Kevin Fitzgerald ’06 grad and ’05 Brueggeman Fellow. After graduating in the first class of PPP students, I moved to Talanga, Honduras to serve with the Passionist Volunteer International program. Talanga, being a rural town in the second poorest country of the Americas, was rich with life and spiritually filled people. Our program reached out to the local community through many projects. I specifically worked with the Catholic Church to reach out to the sick and elderly and was an integral member in a senior center and library project. The work I enjoyed the best was reaching out the distant villages in the mountains which surrounded our town. In Los Izotes, a fellow volunteer and I helped the community through supplies and knowledge construct 45 latrines for their homes and connect with the Catholic Medical Mission Board to receive free medicines and health care products to stock the home of the local midwife/first aid station.
After Hondruas, I returned to Cincinnati to work with CRISPAZ, Christians for Peace In El Salvador, with whom I returned to Central America to help lead delegations. From there my education took me to Athens, Ohio to complete a Masters in Latin American Studies. My Masters research focused on violence in Central America and its links to United States’ policy on immigration, the funding of wars in Central America and the current drug trade. I specifically contrasted the historical experiences of El Salvador and Nicaragua and their current convergence as the ‘war on drugs’ continues to move the front line into new areas. I was able to travel to Nicaragua in 2009 as a Trip Assistant for Xavier’s Academic Service Learning Semesters and do first hand interviews and research.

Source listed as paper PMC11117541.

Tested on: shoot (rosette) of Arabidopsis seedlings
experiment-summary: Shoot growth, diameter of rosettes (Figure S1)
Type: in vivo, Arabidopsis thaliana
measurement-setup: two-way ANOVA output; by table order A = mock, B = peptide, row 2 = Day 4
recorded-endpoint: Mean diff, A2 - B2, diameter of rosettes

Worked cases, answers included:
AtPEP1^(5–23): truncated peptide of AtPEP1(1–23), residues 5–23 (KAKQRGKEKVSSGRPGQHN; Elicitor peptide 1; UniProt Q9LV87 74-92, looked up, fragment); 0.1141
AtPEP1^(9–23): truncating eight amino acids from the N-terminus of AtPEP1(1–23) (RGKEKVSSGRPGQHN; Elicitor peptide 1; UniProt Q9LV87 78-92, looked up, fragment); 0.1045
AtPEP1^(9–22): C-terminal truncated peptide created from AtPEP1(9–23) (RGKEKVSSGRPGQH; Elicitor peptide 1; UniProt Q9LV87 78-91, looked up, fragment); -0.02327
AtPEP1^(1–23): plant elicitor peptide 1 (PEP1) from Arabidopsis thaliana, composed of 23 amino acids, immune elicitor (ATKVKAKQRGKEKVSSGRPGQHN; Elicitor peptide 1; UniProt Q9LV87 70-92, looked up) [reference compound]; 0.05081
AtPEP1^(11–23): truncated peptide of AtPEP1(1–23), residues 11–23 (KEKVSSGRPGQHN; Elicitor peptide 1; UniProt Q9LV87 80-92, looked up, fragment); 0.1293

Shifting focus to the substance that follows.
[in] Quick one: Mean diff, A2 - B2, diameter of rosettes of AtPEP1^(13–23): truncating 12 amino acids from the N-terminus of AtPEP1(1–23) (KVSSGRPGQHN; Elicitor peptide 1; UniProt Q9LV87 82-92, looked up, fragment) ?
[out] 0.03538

Currently, I am living in Cincinnati and starting an urban agriculture endeavor. Urban Greens, through a startup grant from the City of Cincinnati and ‘slow money’ investors, is working to prove that urban agriculture is sustainable within city limits and can create jobs and healthy food for communities labeled as food deserts. We are currently working with City Hall to get a new ordinance passed that will establish zones for mobile local produce within neighbor hoods which lack easy access to fresh produce.
My year as a Brueggman fellow was the pilot year as Dr. Buchanan and staff developed their vision for the fellows. That said, travel was not yet a part of the fellowship. Instead, the meta-theme was dialogue. The dialogue of my studies that year was focused on the future of the world and how we as a human species could continue within the confines of 15th century nation-states while dealing with 21st century globalization. Hence, my research instead focused on the World power vacuum created by the fall of the Soviet Union, which left just the United States as a superpower. During the early 2000’s neo-conservative thought was surging with the wars in Iraq and Afghanistan being proving grounds for the vision of Pax Americana, while contrasting visions of a more powerful United Nations or International Criminal Court type of structure were also being proposed to counter the sway of unilateral moves by powerful nations. Through the grant money I was able to do a year of service, post graduation, in which my focus flipped to a stronger focus on local government.
What They're Doing Now
I am currently a worker/owner of Urban Greens, an urban agriculture outfit which seeks to strengthen the Cincinnati community through promoting the consumption of locally produced fresh food. As a for-profit (but not much profit!) venture, our goal is to show that local food does not need to be supported through continual reliance on grants and donations, but through selling organic produce to the community. We hope to create a sustainable model that is based on education, community involvement, and good food